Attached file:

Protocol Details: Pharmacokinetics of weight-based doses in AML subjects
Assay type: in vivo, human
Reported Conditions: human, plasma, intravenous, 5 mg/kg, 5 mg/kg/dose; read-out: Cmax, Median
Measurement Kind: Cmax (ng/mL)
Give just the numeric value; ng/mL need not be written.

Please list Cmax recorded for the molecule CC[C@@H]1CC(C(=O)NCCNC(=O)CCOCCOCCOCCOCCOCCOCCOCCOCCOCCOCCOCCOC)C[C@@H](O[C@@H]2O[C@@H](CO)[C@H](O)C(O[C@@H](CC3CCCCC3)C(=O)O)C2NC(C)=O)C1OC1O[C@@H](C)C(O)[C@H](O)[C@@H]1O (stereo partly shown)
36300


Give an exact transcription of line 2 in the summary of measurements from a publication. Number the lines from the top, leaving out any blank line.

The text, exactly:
Assay type: in vivo, human